At its Think 2022 conference this week, IBM declared its intent to deliver a 4,000+ qubit processor (“Kookaburra”) built with multiple clusters of scaled quantum computing processors.
The updated quantum plan comes a year after IBM’s last roadmap announcement at Think 2021, in which IBM doubled down on delivering a 1,121-qubit processor by 2023. Now the company has upped the ante promising a nearly 4x-qubit increase by 2025 when it will introduce the Kookaburra 1,386-qubit multi-chip processor. IBM said it will have communications link support for quantum parallelization enabling three Kookaburras to connect into a 4,158-qubit processor.
It’s interesting to note that while IBM has stepped away from the supercomputing systems business, the company has invested heavily in quantum systems building, which has the potential to deliver far more compute power than traditional supercomputers, at least for some workloads.
Jay Gambetta, vice president of IBM Quantum, said in a blog post yesterday that the organization envisions “quantum-centric” supercomputing systems and has developed a “plan to weave quantum processors, CPUs, and GPUs into a compute fabric capable of solving problems beyond the scope of classical (HPC) resources alone.”
Melding quantum and classical HPC under one roof contrasts with the general expectation that quantum will handle specialized workloads, complementing and standing classical supercomputing systems alongside.
“In the last few years, we’ve seen the emergence of AI-centric supercomputers, where CPUs and GPUs work together in giant systems to tackle AI-heavy workloads,” Gambetta stated in his blog. “Now, IBM is ushering in the age of the quantum-centric supercomputer, where quantum resources — QPUs — will be woven together with CPUs and GPUs into a compute fabric. We think that the quantum-centric supercomputer will serve as an essential technology for those solving the toughest problems, those doing the most ground-breaking research, and those developing the most cutting-edge technology.”
He said IBM is developing “new modular architectures and networking that will allow IBM quantum systems to have larger qubit-counts – up to hundreds of thousands of qubits.” Evidence for them will be “an intelligent software orchestration layer to efficiently distribute workloads and abstract away infrastructure challenges.”
This approach will consist of three pillars, IBM said, scalable quantum hardware, quantum software to orchestrate and enable accessible quantum programs, and an ecosystem of quantum-ready organizations and communities.
A core piece of IBM’s strategy is the Qiskit Runtime platform, its containerized quantum computing service and programming model. Earlier this year, IBM launched Qiskit Runtime primitives designed to encapsulate common quantum hardware queries used in algorithms into interfaces. In 2023, IBM said, it plans to expand these primitives to allow developers to run them on parallelized quantum processors to speed up the user’s application.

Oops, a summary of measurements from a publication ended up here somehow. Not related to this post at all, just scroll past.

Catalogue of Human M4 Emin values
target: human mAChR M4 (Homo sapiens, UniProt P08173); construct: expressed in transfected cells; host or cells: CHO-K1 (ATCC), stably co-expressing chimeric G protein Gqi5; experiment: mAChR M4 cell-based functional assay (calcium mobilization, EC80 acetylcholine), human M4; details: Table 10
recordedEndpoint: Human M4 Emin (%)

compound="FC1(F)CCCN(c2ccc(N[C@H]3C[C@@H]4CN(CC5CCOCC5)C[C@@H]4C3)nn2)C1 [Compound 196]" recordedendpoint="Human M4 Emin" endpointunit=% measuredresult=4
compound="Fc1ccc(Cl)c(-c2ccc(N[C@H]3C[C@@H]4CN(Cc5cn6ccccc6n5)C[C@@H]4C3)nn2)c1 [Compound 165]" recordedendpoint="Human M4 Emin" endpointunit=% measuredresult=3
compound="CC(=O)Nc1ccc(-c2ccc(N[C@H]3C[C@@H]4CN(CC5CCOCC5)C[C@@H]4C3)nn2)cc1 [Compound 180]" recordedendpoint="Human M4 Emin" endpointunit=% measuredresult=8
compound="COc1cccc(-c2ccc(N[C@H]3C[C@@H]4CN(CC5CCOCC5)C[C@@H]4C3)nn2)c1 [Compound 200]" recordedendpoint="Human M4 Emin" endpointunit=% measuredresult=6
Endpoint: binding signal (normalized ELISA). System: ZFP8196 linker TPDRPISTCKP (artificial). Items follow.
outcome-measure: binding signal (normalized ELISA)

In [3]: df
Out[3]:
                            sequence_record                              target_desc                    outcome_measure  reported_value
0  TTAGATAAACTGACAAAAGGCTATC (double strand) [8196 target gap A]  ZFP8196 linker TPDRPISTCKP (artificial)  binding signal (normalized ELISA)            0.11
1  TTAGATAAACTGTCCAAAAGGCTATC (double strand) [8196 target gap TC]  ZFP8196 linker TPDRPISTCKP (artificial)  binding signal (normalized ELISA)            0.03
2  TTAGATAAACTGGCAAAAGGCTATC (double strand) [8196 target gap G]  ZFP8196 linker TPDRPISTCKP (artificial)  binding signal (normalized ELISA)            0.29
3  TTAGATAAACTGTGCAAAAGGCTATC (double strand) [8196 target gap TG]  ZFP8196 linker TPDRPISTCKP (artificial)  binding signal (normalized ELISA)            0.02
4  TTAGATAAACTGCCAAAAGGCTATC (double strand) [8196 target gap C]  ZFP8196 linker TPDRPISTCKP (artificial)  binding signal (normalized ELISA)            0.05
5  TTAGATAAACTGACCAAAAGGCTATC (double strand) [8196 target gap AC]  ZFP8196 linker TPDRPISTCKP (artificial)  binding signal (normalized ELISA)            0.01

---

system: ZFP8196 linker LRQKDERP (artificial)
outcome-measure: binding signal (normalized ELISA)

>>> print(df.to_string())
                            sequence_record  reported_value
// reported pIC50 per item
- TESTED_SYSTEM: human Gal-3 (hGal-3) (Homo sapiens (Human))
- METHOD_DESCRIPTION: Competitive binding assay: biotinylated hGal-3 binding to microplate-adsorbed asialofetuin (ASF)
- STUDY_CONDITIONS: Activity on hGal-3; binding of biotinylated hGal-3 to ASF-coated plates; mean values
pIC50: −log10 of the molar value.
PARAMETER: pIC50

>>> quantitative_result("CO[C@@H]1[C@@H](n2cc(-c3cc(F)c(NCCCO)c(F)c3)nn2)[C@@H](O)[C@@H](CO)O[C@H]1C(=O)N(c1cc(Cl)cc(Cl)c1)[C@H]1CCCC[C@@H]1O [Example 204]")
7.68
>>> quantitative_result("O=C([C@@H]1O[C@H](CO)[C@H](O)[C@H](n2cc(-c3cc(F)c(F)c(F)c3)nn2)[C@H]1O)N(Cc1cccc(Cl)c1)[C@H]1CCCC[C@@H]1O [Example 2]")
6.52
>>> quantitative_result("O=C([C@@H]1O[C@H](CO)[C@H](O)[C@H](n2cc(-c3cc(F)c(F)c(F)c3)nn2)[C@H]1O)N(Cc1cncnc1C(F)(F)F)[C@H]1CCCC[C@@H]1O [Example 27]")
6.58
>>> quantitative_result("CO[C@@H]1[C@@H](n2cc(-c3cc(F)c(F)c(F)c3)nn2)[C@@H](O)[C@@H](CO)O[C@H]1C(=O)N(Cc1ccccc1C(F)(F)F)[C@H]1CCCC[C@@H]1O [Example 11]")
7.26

IBM originally announced its quantum roadmap in 2020. Since then, the company has delivered on IBM Eagle, a 127-qubit processor with quantum circuits that cannot be reliably simulated exactly on a classical computer, and whose architecture laid the groundwork for processors with more qubits, according to IBM. Additionally, IBM said it has delivered a 120x speedup in molecule simulation using Qiskit Runtime compared to a prior experiment in 2017. Later this year, IBM said it expects to continue the previously laid out targets on its roadmap and unveil its 433-qubit processor, IBM Osprey.
IBM said in 2023 it will build a frictionless development experience with Qiskit Runtime and workflows built in the cloud, to bring a serverless approach into the quantum software stack “and give advanced developers simplicity and flexibility. This serverless approach will also mark a critical step in achieving the intelligent and efficient distribution of problems across quantum and classical systems.”
IBM said is targeting three regimes of scalability for its quantum processors.
The first involves building capabilities to classically communicate and parallelize operations across multiple processors, enabling a broader set of techniques for practical quantum systems, such as error mitigation techniques and workload orchestration, by combining classical compute resources with quantum processors that can extend in size.
The next step involves short-range, chip-level couplers that connect multiple chips to form a single and larger processor and allow for modularity that is key to scaling, according to IBM.
The third scalability component are quantum communication links between quantum processors. “To do so, IBM has proposed quantum communication links to connect clusters together into a larger quantum system,” the company said.